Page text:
Work zone safety isn’t just crucial for construction workers — even with contractors and crews following all relevant safety best practices, pedestrians and drivers can play a significant role in work zone safety. While most of us still remember a tip or two from our drivers’ ed classes, many people still have some questions about driving (or walking) through work zones. This week’s installment of our Work Zone Awareness Month feature tackles some frequently asked questions from Maryland drivers and pedestrians. Keep these FAQs in mind the next time you’re traveling near a work zone, and remember: the construction workers you’re driving past are someone’s family. Drive like your family members are in these work zones.
Why are Road Restrictions in Place When There’s No Active Construction?
While some projects can be completed quickly, others require long-term work. Some work zones still have reduced speed limits, adjusted traffic patterns, and other restrictions, even without active construction. While these restrictions may seem like an unnecessary inconvenience, it’s important to remember that speed reductions and road closures aren’t just intended to protect construction workers on the worksite. A seemingly inactive work zone may have open trenches, missing road striping, or no pavement at all! It is important to follow all posted instructions when driving near a work zone, even if there is no visible activity.
How Fast Should I Drive Near a Work Zone?
This question seems like a straightforward one, and to a certain extent, it is. There is no set speed at which cars should travel through all work zones. Drivers should follow all posted signs, road crew flaggers, and pilot cars. Speed reductions aren’t always necessary in work zones, so the safest course of action is to follow the flow of traffic and obey the posted speed limit.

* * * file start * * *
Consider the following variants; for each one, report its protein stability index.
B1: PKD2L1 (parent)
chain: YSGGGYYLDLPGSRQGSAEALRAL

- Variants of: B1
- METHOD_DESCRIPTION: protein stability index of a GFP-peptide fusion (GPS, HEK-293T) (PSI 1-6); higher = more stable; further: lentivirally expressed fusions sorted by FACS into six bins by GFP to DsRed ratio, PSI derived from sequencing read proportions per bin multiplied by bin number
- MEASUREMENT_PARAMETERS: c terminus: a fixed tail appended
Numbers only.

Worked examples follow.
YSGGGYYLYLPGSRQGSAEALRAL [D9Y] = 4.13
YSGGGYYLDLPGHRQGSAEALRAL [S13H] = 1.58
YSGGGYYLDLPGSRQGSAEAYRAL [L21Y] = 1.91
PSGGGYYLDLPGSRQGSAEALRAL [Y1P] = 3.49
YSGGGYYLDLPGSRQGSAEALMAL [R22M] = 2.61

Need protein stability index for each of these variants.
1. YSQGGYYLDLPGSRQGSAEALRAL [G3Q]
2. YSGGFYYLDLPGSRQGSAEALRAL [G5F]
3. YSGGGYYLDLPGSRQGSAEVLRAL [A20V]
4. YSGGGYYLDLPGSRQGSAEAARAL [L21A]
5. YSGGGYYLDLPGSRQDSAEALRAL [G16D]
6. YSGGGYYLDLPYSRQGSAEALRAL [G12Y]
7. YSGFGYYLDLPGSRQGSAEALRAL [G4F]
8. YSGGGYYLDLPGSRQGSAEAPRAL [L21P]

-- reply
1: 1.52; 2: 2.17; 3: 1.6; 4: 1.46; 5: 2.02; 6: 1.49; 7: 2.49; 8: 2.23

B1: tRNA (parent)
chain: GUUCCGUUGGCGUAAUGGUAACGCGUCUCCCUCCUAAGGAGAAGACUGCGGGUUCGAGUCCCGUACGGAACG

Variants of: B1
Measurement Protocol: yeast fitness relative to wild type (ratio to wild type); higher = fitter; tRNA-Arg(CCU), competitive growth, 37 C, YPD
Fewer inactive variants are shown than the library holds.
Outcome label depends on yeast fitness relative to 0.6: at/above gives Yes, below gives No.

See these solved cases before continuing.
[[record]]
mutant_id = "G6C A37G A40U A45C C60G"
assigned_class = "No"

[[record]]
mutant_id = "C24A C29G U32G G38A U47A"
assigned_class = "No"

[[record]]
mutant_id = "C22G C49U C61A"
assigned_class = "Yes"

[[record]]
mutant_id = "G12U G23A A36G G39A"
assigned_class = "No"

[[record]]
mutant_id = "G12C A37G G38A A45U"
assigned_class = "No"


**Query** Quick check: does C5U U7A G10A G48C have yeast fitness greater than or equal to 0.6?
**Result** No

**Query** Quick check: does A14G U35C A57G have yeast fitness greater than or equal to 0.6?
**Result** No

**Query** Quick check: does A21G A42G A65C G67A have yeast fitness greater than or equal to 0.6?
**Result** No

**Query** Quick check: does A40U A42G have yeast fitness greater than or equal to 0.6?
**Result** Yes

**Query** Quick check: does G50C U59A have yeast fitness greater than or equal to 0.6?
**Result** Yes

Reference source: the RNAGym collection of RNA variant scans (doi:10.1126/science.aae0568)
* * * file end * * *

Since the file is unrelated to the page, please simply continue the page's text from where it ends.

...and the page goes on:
How Should I Navigate Work Zones as a Pedestrian?
If you’ve ever walked down a busy city street, you’ve likely encountered a closed sidewalk or two. Many states and cities have strict requirements for diversion paths and detours for pedestrians: alternate routes for pedestrians must be clearly marked, and pedestrians must be safe from work zone hazards. If you approach a work zone and your intended path is temporarily closed, look for a posted detour. In the event that a clear detour is not present, do not walk past barricades or walk through the work zone; use pedestrian crossings and take an alternate route.
ABOUT RELIABLE CONTRACTING
Reliable is dedicated to delivering quality products, displaying professionalism within the firm, seeking new opportunities for expansion and profitability, and providing an environment for individual success. If you have a commercial or residential construction project that you need taken care of, please contact Anne Arundel County’s largest site-work contractor today by calling 410-987-0313 or visiting our website. You can also follow Reliable Contracting on Facebook, LinkedIn, Pinterest, and Twitter!
Reliable Contracting Company serves the following and surrounding counties: Annapolis, Queen Anne’s, Anne Arundel, Baltimore, Baltimore City, Calvert, Caroline, Charles, Howard, Prince George, St. Mary’s, Talbot, and Washington D.C.